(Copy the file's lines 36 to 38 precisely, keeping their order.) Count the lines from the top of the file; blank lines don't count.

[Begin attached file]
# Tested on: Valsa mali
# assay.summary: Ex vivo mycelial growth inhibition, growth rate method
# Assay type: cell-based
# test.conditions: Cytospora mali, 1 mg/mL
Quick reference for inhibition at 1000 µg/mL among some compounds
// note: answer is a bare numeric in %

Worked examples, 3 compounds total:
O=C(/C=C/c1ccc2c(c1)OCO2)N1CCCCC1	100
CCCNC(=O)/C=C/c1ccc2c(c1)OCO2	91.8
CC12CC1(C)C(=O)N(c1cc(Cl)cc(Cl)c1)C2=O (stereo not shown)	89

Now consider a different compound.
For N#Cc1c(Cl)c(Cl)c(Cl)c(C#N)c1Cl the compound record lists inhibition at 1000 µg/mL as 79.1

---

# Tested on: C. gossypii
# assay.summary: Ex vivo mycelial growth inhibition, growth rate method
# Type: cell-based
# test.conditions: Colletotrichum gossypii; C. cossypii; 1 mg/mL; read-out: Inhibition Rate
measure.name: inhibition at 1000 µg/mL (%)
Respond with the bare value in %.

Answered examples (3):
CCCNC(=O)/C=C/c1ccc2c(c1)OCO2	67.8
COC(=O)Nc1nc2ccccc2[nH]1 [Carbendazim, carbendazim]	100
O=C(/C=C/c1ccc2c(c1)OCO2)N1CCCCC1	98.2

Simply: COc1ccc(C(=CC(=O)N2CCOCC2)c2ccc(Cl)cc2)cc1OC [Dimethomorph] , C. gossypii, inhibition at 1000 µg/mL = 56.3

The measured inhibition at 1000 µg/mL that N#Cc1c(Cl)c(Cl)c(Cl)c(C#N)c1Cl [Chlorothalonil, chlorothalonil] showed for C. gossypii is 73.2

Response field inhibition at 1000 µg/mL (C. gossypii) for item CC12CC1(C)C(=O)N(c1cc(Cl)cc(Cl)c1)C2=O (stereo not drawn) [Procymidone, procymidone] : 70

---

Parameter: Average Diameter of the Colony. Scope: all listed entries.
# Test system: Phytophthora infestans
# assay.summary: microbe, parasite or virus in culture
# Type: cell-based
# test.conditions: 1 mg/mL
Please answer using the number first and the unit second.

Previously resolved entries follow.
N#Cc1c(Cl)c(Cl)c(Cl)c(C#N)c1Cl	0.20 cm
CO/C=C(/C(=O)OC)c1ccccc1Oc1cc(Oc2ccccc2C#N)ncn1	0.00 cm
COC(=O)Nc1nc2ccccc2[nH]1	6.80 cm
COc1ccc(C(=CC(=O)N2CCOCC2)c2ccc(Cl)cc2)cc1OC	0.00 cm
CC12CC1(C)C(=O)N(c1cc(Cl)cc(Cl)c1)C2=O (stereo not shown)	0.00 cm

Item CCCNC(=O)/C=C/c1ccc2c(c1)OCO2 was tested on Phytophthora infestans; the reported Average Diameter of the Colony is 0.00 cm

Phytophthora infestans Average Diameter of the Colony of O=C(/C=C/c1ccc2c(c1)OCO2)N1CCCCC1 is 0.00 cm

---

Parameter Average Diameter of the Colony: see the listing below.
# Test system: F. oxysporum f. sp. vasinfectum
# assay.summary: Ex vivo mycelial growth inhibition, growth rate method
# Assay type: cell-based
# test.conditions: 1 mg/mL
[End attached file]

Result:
CO/C=C(/C(=O)OC)c1ccccc1Oc1cc(Oc2ccccc2C#N)ncn1	0.00 cm
COC(=O)Nc1nc2ccccc2[nH]1	6.80 cm
COc1ccc(C(=CC(=O)N2CCOCC2)c2ccc(Cl)cc2)cc1OC	0.00 cm